Nearly a decade ago, British provocateur David Icke took a trip to Canada. As he swiped his passport through the scanner at the Vancouver airport, the words “WATCH FOR” appeared on the screen. Security quickly whisked him away to a holding cell.
Icke, a former English football player and BBC sports correspondent, had his career take a remarkable turn in 1991, when he declared himself to be the Son of God on a British talk show. Later, he wrote that he believed the Earth was secretly controlled by an extraterrestrial race of reptiles which, if they consume enough human blood, will enable them to take a human form. In his 1999 book, “The Biggest Secret: The Book that Will Change the World,” Icke exposed George H.W. Bush and Hillary Clinton as members of this reptilian ruling class.
While they appeared to some to be nothing more than the rantings of a madman, Icke’s theories were immediately denounced as anti-Semitic. While he never accused Jews of any plot to rule the world, some believed his “lizard race” theory was too similar to many other anti-Semitic conspiracy theories. As a result, Icke was flagged by Canadian customs authorities, who had been pressured by anti-discrimination groups to keep him out of the country altogether.
In the airport holding cell, a man with rubber gloves rifled through Icke’s belongings to find anti-Semitic artifacts. Two immigrations officers berated him, trying to get him to admit he was an anti-Semite. “The families in positions of great financial power obsessively interbreed with one another,” he said. “But I’m not talking about one earth race, Jewish or non-Jewish. I’m talking about a genetic network that operates through all races, this bloodline being a fusion between human and reptilian genes,” he protested.
After four hours in the cell, the Canadian authorities concluded that when Icke said lizards, he really meant lizards. They released him, and he was free to go on his way. He began giving speeches to Canadian crowds, which were often cut short by protestors hurling pies at him.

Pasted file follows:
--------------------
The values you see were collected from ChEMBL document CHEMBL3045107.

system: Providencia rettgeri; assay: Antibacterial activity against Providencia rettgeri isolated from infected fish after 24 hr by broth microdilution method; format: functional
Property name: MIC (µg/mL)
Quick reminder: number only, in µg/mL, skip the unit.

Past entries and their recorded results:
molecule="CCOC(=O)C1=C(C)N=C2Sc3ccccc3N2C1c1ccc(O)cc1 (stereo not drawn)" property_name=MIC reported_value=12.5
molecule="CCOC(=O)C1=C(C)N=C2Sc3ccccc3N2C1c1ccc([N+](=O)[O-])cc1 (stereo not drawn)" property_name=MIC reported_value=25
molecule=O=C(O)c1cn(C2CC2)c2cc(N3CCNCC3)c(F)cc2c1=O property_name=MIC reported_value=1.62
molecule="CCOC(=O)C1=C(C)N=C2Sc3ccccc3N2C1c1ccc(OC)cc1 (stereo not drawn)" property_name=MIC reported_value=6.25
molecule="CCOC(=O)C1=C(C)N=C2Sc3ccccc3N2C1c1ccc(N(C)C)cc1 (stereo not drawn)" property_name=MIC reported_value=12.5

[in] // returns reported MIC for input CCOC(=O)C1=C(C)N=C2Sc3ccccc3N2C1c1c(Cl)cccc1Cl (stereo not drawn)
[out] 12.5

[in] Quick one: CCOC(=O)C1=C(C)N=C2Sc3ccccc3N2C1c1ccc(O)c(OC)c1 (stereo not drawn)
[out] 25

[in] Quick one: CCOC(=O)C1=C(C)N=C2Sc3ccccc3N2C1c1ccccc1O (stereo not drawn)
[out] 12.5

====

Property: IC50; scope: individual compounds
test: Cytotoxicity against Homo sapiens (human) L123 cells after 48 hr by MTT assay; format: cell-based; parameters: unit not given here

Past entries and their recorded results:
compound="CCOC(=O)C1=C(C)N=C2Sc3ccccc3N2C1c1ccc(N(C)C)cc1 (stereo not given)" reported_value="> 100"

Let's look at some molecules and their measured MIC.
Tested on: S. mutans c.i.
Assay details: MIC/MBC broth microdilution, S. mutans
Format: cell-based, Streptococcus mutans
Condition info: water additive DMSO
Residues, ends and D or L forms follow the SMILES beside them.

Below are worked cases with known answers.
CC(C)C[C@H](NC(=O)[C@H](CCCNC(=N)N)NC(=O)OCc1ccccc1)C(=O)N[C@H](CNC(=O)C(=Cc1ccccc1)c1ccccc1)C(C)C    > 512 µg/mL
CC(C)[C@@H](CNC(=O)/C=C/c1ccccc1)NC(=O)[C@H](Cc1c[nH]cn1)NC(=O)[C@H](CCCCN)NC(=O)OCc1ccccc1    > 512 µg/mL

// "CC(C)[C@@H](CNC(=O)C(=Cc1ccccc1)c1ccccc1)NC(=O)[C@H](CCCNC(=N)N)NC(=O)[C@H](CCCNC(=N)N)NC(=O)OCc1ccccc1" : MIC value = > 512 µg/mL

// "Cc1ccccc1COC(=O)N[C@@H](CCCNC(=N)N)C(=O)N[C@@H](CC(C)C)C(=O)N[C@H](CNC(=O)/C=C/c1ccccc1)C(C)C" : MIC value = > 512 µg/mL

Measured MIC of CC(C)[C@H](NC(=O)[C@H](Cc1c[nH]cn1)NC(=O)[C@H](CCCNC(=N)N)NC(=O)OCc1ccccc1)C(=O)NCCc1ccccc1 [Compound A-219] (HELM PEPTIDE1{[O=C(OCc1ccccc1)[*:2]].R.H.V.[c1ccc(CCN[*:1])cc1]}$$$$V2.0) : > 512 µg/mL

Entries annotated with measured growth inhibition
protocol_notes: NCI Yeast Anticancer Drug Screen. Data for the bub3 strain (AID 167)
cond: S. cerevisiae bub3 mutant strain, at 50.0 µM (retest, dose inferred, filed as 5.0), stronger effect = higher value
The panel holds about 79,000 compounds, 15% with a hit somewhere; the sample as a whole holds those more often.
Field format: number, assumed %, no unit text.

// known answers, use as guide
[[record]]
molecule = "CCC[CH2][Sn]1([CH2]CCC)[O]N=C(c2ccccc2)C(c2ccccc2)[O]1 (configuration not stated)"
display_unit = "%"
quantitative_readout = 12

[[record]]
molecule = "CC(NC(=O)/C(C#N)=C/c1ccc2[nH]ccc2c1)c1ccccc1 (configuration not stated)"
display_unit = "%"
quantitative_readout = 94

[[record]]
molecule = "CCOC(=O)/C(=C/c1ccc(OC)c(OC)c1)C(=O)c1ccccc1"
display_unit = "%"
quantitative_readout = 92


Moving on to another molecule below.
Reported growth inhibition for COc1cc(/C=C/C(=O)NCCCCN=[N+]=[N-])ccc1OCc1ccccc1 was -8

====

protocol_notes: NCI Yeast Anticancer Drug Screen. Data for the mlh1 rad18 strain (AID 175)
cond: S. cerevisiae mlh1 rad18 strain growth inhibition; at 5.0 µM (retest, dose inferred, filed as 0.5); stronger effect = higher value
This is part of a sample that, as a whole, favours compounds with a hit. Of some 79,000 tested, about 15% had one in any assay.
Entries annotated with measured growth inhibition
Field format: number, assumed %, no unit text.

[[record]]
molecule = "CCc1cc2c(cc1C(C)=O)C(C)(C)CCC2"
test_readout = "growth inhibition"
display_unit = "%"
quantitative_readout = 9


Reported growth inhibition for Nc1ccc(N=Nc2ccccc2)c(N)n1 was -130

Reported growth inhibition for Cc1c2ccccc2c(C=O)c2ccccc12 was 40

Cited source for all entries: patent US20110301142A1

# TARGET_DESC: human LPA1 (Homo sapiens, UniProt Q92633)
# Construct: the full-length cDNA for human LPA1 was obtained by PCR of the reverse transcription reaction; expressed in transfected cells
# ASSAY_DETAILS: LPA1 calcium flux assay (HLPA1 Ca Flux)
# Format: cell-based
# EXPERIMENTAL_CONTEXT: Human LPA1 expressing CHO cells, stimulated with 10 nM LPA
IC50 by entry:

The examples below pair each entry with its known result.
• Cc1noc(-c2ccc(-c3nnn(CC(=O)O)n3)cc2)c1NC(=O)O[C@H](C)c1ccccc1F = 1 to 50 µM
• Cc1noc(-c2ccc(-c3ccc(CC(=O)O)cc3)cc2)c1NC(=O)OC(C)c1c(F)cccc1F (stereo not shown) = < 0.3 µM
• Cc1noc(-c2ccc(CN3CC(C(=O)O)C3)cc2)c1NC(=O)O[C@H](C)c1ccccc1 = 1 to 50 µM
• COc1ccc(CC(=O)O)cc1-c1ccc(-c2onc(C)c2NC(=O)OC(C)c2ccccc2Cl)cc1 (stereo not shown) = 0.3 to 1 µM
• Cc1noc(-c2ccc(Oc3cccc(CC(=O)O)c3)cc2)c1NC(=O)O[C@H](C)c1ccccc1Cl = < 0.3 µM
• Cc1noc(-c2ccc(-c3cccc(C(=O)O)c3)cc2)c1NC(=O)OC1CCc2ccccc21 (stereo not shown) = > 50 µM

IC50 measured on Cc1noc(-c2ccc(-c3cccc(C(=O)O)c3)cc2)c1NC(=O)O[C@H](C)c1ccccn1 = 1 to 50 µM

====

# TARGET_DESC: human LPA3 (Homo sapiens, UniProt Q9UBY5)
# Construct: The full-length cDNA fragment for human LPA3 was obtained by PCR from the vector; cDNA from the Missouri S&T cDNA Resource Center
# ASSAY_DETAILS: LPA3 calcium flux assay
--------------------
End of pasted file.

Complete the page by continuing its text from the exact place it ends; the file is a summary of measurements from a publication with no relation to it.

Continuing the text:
Certainly, it’s a long way from lizard conspiracy theories and Canadian immigration agents to Wisconsin in 2008. Yet the state Government Accountability Board (GAB) is attempting to unilaterally impose Canadian-style restrictions on free speech, without any action by a single elected official. In essence, they’re going to give themselves the ability to decide whether or not people are talking about reptiles.
The unelected GAB, made up of former judges, was instituted by the Wisconsin Legislature in 2007, in order to more aggressively enforce existing elections laws. Instead, the Board has deigned it necessary to make new laws which have never been considered by the Legislature. (Also known as those who represent the people of Wisconsin.)
For instance, the GAB is trying to make itself the sole group that decides what can and can’t be said during an election. They are looking into promulgating rules that would allow them to regulate the timing and content of political speech in Wisconsin by determining what is and what is not “express advocacy.” Is a television ad urging people to call their legislators to support tax relief political speech? Only the GAB will know. Is a newspaper ad asking voters to support candidates who are pro-life “express advocacy?” If the GAB decides so, it could be yanked from the papers. As a result, many citizens who normally band together to criticize legislators or their policies will be intimidated into silence during campaign season.
With the power of free speech vested in such a small group of “elites,” who knows what they will decide is appropriate? Is an ad discussing Barack Obama’s ties to Jeremiah Wright’s church legitimate, or is it a secret racist code? Is an ad criticizing Sarah Palin’s lack of experience accurate, or is it an unfair attack on working mothers? Only the GAB will be able to decide. And if the future holds anything that is certain, it is that they won’t be able to fairly determine when a lizard is just a lizard.
-September 22, 2008
For more on the travails of David Icke, see “Them: Adventures with Extremists,” by Jon Ronson.